Chicago to St. Louis Featured

If you’re looking for an easy road trip that will engage kids of any age, St. Louis is unbeatable. The journey from Chicago to St. Louis is only 5-5.5 hours and there are numerous kid friendly attractions to break up your day on the road.

These suggestions also fit just as well for a drive down from Madison to St. Louis or Milwaukee to St. Louis.

Divide these stops between your travel north and south considering the ideal stops based on the weather for that day, opening hours, and the time of day you’ll pass through.

Starved Rock State Park

This State Park has been on my list for years after seeing a photo on Instagram of the scenic LaSalle Canyon. The reward at the end of the hike was just stunning and an excellent way to work physical activity into our day of driving.

I wrote a whole post on what to know about hiking to LaSalle Canyon, but you should give yourself between 1-2 hours to enjoy it, depending on how avid of hikers you (and your kids) are and how long you want to spend admiring the waterfall or splashing in the pool below. Have a change of clothes ready in the car.

If you want to do the same hike, be sure to park at Parkman’s Plain, not the visitor center.

Chicago to St. Louis LaSalle Canyon

Caterpillar Visitor Center – Peoria

Do you have any construction machine fanatics in your family? This place was a dream for my two little boys. They got to crawl up into REAL Caterpillar trucks and play with the buttons, switches, wheel, and joysticks. A simulator allowed them to operate an excavator or bulldozer. To start our visit, we stepped into the dump truck bed of a mining truck converted into a movie theater for a 7 minute introductory video! The seats shook as if we were actually driving.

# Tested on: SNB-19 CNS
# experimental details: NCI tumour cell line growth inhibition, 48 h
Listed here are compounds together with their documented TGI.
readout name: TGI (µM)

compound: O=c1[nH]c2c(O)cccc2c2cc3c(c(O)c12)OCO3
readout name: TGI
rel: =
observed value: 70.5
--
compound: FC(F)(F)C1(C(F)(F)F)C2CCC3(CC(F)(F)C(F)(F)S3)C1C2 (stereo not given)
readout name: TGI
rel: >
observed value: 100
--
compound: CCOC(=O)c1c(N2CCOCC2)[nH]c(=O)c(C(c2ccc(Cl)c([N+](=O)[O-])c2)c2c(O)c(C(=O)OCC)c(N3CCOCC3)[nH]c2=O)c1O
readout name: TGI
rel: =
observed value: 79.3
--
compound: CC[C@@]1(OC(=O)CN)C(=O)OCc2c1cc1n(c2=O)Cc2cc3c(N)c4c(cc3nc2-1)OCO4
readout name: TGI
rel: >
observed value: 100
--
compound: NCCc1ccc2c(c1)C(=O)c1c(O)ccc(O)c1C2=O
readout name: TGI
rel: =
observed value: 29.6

Gain insights into how Caterpillar partners with their customers around the world to solve challenging infrastructure problems. As a special surprise for the kids, stop by the merchandise store and buy them a miniature truck.

If you’re starting in Chicago, Springfield or Peoria both make great stops at about the half way point.

$7 per adult, Kids 12 and under are free! Plan to stay for about 60-90 minutes if you’re visiting with young children.

Kidzeum – Springfield

Kidzeum is a three-floor museum packed with health and science exhibits teaching young children about food sources, nutrition, how our body works, exercise, and healthcare professions. Pick vegetables and fruits from the ‘fields’ and take them to the Farmer’s market for sale. Drive an ambulance, care for a patient at the dentist’s office, and give a pet a check up at the veterinary clinic.

They had pneumatic tubes that shoot pieces of tissue through them to simulate our blood circulation and a large water table which our kids’ seemed to enjoy most.

This museum had reciprocity with our Milwaukee Public Museum as part of the ASTC network. Find out if your museum pass will get you a discount, here.

The museum seemed very quiet on our Thursday afternoon visit, as a result, we were able to explore much of the museum in just 2 hours. We appreciated the convenience of bathrooms on each floor, lots of hand sanitizer, and water fountains.

Parking on the street is $0.75 per hour.

Kidzeum Childrens Museum St. Louis to Chicago Things to do